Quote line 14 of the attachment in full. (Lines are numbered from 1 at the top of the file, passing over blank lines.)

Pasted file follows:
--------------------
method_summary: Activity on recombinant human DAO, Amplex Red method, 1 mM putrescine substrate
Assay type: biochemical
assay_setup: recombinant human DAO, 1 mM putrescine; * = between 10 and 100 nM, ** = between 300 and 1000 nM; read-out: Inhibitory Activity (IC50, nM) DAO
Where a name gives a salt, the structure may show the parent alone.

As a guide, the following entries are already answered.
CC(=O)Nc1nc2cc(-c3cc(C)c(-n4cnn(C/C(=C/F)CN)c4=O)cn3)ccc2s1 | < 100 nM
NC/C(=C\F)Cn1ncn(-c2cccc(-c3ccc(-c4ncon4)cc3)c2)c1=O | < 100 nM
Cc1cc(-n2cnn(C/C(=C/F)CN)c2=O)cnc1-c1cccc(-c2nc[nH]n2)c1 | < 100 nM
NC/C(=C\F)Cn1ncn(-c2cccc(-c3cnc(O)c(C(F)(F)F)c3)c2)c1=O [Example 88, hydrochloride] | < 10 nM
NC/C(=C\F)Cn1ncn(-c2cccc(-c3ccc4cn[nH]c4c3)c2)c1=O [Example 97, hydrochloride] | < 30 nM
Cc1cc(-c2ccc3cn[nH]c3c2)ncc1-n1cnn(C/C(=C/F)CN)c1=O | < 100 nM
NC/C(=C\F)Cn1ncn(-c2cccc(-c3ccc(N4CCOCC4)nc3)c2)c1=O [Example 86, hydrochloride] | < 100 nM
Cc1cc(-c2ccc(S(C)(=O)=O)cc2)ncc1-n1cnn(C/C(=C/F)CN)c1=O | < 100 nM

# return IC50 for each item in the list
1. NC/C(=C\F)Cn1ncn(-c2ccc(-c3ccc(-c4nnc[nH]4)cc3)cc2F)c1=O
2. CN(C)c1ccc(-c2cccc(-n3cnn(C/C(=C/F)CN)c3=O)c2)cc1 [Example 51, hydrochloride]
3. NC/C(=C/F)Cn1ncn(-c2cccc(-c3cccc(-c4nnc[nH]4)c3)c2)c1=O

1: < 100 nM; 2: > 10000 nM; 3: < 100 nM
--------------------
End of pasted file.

# return IC50 for each item in the list